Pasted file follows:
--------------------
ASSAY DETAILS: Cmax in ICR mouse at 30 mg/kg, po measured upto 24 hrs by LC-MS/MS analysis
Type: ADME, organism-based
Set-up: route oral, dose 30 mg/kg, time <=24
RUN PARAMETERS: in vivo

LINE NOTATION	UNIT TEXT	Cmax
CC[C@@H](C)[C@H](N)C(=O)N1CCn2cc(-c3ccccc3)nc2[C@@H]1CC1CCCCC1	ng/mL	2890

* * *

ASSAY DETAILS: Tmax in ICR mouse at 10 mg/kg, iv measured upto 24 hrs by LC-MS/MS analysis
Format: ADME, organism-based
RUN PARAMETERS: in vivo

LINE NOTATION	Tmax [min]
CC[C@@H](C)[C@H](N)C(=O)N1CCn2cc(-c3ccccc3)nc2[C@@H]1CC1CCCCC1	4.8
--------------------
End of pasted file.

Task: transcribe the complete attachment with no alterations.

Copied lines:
ASSAY DETAILS: Cmax in ICR mouse at 30 mg/kg, po measured upto 24 hrs by LC-MS/MS analysis
Type: ADME, organism-based
Set-up: route oral, dose 30 mg/kg, time <=24
RUN PARAMETERS: in vivo

LINE NOTATION	UNIT TEXT	Cmax
CC[C@@H](C)[C@H](N)C(=O)N1CCn2cc(-c3ccccc3)nc2[C@@H]1CC1CCCCC1	ng/mL	2890

* * *

ASSAY DETAILS: Tmax in ICR mouse at 10 mg/kg, iv measured upto 24 hrs by LC-MS/MS analysis
Format: ADME, organism-based
RUN PARAMETERS: in vivo

LINE NOTATION	Tmax [min]
CC[C@@H](C)[C@H](N)C(=O)N1CCn2cc(-c3ccccc3)nc2[C@@H]1CC1CCCCC1	4.8